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Report: Warriors Mercifully End Oakland’s Pro Sports Drought By Putting WNBA Team In San Francisco

OAKLAND, CA - JANUARY 17: Joe Lacob of the Golden State Warriors speaks to the crowd during the Golden State Warriors Chase Arena groundbreaking ceremony on January 17, 2017 in Oakland, California. NOTE TO USER: User expressly acknowledges and agrees that, by downloading and or using this photograph, user is consenting to the terms and conditions of Getty Images License Agreement. Mandatory Copyright Notice: Copyright 2017 NBAE (Photo by Noah Graham/NBAE via Getty Images)
Noah Graham/Getty Images

After WNBA commissioner Cathy Engelbert spent the summer talking up the need to expand the league from 12 to 14 teams, it seems the first of the two cities to get the WNBA will be Oakland. This is great! Just four short years ago, Oakland had NBA, NFL, and MLB teams, all of which will have departed by the time the 2024 MLB season ends. The news that the East Bay's sports drought would soon be over broke during Wings-Aces on Tuesday night, with proud Oakland native Marcus Thompson of The Athletic first on the story. Thompson cautioned that the deal has yet to be formally completed, though he got a few details, namely that the Warriors ownership group is spearheading the deal.

"Deal isn’t done but if Warriors get the nod, the W franchise will be based in Oakland," he wrote, surely about to add more information on where in Oakland the team will play, before adding, "and play games at Chase Center." Something interesting that I discovered while researching this story is that the Chase Center is in "San Francisco," another city in neighboring San Francisco County. Apparently, the two cities don't even share a land border, as they are separated by the San Francisco Bay, a 1,600-square mile estuary filling the depression between two of the region's major faults, formed roughly half a million years ago when the large inland lake once occupying the Central Valley drained out through the strait now spanned by the Golden Gate Bridge. According to geologists, parts of southwestern San Francisco are on a different tectonic plate than Oakland?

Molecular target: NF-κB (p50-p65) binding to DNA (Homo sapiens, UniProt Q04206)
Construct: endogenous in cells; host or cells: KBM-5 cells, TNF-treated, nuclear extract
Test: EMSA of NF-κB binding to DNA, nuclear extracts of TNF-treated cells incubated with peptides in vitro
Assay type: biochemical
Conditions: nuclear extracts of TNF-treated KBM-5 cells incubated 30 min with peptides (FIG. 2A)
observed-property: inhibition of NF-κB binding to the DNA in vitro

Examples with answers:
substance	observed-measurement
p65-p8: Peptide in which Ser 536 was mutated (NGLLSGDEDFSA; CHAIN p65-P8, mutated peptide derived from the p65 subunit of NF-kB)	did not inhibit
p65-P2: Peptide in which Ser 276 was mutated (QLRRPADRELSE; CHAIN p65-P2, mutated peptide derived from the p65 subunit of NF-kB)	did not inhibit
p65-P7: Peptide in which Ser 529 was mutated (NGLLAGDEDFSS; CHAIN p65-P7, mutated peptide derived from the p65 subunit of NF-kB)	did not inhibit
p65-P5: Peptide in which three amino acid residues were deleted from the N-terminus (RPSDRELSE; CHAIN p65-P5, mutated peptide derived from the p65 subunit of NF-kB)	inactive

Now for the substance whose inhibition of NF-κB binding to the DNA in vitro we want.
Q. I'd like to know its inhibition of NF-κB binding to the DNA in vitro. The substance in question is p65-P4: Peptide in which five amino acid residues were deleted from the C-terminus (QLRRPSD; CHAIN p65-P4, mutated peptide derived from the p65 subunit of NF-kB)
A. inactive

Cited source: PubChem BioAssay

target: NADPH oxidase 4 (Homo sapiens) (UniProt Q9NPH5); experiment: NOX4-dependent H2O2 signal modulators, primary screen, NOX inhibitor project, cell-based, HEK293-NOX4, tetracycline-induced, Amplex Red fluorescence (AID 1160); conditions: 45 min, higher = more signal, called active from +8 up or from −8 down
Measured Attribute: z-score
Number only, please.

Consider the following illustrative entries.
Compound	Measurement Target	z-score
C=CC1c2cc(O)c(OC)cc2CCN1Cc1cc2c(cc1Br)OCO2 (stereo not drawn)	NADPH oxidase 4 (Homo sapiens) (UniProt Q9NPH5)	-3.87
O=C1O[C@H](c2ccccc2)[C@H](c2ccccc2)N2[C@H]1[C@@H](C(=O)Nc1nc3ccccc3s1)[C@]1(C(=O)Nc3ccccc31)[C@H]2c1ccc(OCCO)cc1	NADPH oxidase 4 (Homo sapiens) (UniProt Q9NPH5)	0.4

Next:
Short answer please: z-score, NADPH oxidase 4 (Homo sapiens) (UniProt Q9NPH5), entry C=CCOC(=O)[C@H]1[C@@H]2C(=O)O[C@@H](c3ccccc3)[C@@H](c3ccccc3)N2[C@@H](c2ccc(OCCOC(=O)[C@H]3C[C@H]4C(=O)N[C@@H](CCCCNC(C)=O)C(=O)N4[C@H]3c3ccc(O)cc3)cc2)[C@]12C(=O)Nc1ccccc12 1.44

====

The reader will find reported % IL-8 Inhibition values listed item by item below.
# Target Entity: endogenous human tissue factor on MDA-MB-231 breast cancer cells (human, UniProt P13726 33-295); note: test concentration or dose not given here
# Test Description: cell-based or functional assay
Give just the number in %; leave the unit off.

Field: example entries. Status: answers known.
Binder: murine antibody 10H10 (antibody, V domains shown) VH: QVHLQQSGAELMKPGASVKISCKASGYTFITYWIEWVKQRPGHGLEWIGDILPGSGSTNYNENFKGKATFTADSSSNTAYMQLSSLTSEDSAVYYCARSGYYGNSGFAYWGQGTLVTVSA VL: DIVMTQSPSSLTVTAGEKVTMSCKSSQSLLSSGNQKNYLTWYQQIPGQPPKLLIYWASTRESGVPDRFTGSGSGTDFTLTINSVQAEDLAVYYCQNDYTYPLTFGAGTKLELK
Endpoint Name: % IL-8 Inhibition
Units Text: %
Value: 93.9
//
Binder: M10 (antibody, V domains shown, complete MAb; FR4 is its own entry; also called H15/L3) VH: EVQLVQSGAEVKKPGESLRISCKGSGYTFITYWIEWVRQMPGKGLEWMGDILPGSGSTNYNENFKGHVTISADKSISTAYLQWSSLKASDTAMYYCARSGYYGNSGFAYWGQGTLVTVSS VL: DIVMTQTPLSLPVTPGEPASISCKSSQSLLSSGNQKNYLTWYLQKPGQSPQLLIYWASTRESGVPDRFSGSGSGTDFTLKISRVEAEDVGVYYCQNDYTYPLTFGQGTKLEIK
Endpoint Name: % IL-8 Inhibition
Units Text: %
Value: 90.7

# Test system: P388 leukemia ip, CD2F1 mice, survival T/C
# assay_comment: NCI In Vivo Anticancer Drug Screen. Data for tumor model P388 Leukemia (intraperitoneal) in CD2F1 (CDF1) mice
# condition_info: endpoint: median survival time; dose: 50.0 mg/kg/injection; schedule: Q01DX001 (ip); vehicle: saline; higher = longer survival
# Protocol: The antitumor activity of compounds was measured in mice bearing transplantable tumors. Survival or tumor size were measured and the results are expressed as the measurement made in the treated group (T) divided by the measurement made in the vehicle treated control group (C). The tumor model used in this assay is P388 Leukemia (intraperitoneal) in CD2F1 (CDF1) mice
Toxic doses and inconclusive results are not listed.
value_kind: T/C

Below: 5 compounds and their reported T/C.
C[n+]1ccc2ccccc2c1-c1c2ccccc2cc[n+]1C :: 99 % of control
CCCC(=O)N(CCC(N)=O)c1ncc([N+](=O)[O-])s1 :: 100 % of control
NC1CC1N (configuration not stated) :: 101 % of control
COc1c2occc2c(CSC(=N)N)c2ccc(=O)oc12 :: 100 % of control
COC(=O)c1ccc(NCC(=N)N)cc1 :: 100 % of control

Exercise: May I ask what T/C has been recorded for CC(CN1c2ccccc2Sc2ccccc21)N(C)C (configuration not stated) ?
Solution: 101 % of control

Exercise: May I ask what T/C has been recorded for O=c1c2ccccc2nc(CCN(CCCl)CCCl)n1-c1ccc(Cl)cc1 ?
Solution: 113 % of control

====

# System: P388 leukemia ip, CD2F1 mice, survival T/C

All of this points to the conclusion that San Francisco and Oakland are two different cities, and a team that plays its home games in one cannot be said to meaningfully be, as Thompson puts it, "based in" the other. One might read the Athletic story, which notes that the team would perhaps practice in and have their offices at the old Warriors practice facility in Oakland, "which the organization still owns and uses to maintain a presence in the community," and wonder how much that presence matters to that community if the team will play its actual games for the community's more well-heeled counterpart across the Bay Bridge. One would probably come to the conclusion that this is simply branding bullshit, and then wonder why Thompson passed it along so uncritically.

It should be noted that two years before Joe Lacob got involved, the Alana Beard-helmed African American Sports & Entertainment Group began working to bring the WNBA to Oakland. Rumors of Lacob's interest first popped up in early 2023, around the same time AASEG entered into exclusive negotiations with Oakland officials about using the old Warriors arena by the airport. Given the public overtures of a different ownership group for a WNBA team that would actually play in Oakland, and given the Warriors' uneasy split for San Francisco while trying to continue endearing themselves to East Bay fans, it's no surprise then that they would make every effort to appeal to Oaklanders as they snap up their town's chance to get a WNBA team. What's more devious is Thompson accepting this framing and letting the Warriors launder their branding through the Athletic, under his byline.

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